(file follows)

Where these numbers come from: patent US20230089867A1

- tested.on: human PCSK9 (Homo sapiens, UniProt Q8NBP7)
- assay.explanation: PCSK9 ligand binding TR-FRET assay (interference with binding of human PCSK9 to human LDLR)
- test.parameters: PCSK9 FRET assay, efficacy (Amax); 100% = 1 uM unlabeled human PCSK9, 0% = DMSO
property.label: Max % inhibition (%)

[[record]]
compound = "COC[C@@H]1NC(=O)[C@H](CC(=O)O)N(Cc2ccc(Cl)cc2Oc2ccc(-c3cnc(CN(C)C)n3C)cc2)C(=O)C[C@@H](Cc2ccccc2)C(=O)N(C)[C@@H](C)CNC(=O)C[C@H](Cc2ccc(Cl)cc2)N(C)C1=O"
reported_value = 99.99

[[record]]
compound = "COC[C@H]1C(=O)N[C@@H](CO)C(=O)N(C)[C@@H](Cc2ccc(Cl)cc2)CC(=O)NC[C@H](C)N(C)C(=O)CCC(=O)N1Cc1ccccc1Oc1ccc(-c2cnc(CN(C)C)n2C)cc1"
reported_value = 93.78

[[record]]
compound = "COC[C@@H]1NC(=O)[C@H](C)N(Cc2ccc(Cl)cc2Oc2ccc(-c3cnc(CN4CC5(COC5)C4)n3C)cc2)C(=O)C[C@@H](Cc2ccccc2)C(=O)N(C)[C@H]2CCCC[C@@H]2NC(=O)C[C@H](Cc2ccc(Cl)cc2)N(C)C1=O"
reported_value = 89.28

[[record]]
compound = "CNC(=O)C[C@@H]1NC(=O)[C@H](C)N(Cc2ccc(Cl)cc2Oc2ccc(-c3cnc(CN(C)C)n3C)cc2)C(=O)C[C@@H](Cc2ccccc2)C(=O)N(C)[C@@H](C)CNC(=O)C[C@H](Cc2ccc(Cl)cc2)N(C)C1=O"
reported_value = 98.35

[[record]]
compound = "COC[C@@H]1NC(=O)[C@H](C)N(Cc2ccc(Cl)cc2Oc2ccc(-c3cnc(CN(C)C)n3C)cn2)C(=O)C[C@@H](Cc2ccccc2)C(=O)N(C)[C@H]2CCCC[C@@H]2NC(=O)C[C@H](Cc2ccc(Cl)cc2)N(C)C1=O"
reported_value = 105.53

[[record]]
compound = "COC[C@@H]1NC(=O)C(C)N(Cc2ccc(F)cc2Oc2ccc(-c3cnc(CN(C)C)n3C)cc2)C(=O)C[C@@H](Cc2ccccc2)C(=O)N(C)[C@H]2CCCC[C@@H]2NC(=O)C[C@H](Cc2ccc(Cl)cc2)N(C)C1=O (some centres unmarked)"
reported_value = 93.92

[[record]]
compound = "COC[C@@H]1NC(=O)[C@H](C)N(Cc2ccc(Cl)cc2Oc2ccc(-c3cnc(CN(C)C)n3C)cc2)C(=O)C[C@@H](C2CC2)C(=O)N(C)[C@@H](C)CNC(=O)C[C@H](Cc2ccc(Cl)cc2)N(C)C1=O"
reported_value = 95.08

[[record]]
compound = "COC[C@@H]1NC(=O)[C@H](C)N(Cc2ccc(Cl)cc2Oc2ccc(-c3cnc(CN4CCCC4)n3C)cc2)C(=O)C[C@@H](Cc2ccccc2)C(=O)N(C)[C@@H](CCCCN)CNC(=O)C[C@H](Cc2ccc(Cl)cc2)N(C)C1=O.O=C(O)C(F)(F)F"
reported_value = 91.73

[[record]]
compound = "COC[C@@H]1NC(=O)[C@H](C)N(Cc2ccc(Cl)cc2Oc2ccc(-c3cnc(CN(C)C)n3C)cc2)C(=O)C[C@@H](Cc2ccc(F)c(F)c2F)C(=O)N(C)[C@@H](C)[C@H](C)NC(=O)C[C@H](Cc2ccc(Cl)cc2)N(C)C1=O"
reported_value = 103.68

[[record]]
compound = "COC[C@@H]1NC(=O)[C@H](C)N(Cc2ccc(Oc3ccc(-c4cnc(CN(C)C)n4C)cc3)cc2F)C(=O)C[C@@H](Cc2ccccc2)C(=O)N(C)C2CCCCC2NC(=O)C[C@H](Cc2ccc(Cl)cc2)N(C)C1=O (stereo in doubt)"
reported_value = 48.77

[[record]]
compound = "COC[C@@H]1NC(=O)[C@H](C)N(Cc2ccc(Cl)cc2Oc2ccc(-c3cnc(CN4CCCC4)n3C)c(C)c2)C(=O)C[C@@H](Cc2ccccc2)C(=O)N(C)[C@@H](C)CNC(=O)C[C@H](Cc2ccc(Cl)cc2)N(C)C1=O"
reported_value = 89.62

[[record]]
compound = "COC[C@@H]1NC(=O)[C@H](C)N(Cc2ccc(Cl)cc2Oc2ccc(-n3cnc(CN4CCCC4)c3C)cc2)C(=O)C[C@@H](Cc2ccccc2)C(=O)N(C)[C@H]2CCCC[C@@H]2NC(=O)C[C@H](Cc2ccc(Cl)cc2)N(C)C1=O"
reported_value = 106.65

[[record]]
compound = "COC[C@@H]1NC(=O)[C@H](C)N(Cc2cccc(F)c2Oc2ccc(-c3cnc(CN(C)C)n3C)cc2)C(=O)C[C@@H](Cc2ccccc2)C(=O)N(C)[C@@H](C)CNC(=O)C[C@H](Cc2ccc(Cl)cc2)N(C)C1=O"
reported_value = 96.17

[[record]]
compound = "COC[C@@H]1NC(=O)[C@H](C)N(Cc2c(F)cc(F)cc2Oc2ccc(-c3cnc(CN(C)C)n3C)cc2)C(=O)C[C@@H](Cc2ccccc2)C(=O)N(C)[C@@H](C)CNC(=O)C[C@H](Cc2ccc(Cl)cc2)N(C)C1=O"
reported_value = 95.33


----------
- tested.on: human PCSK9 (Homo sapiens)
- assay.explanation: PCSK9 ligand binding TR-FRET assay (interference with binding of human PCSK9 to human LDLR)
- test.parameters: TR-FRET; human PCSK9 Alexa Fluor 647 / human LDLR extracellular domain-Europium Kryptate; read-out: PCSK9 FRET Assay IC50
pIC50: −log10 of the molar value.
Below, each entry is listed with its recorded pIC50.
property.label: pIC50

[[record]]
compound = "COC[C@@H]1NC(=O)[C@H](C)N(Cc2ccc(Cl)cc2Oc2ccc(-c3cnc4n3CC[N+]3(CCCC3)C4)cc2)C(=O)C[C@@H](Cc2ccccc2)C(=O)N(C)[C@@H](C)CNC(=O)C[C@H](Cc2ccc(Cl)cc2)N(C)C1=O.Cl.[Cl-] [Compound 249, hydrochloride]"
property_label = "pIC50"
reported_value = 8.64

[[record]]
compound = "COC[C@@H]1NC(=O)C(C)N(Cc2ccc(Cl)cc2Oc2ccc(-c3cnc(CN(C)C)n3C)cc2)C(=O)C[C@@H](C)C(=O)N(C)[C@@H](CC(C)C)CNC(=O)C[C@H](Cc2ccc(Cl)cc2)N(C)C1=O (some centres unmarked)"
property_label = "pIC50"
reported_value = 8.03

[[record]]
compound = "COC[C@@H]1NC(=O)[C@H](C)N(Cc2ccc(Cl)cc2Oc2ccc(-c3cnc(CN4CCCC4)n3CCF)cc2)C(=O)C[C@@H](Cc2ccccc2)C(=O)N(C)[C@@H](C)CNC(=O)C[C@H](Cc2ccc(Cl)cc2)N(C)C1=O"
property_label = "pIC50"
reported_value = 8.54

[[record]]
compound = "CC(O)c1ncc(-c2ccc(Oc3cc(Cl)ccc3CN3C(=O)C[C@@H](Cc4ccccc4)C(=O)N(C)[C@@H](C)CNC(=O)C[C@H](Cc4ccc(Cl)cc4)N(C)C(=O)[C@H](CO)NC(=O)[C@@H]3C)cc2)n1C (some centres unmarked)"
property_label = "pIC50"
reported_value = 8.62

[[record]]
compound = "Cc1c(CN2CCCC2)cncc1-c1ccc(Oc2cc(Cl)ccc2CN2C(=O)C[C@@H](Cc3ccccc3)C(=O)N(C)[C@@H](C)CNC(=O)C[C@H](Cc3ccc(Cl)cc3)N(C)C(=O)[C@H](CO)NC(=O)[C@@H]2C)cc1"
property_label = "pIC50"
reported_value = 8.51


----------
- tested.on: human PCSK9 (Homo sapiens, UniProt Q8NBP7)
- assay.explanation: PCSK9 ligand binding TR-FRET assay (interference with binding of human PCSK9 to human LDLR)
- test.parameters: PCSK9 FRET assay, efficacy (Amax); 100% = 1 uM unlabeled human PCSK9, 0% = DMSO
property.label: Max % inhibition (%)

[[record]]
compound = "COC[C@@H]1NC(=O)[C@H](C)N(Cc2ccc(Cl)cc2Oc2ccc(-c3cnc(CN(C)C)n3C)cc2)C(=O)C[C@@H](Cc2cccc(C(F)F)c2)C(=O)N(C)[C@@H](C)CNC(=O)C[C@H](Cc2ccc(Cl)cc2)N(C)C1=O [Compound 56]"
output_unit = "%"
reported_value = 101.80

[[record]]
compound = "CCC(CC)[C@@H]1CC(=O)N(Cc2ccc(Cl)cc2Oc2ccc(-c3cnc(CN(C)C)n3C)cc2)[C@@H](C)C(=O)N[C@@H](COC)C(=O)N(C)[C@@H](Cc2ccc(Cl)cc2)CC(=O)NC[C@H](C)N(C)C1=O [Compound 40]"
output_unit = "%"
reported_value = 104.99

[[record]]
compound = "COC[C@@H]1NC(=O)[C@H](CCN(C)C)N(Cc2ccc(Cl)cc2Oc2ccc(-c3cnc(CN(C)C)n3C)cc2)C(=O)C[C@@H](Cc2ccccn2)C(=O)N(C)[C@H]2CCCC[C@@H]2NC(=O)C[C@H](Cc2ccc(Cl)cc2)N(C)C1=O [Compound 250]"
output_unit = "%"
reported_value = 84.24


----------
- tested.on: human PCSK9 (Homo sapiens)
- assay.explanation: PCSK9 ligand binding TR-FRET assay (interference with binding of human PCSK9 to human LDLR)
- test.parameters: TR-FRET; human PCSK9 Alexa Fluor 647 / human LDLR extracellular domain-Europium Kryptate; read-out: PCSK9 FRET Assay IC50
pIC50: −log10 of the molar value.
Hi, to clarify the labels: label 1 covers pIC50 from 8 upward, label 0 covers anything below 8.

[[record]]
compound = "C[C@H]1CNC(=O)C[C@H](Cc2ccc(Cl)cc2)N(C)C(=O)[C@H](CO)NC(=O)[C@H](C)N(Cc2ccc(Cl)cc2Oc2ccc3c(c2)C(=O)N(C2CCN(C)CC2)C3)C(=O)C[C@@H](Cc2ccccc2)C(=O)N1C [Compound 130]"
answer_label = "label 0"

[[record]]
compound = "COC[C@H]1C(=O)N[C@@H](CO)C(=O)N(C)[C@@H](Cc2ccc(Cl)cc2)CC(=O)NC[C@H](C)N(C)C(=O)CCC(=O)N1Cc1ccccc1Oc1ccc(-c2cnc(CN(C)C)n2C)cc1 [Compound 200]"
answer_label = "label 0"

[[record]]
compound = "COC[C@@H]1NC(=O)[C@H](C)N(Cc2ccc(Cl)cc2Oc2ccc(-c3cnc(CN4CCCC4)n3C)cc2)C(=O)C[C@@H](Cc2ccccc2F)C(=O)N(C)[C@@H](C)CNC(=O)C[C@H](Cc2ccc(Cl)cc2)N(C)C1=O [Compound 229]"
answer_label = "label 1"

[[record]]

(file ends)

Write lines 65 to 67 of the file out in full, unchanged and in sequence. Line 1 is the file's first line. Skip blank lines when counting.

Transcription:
property_label = "pIC50"
reported_value = 8.54

[[record]]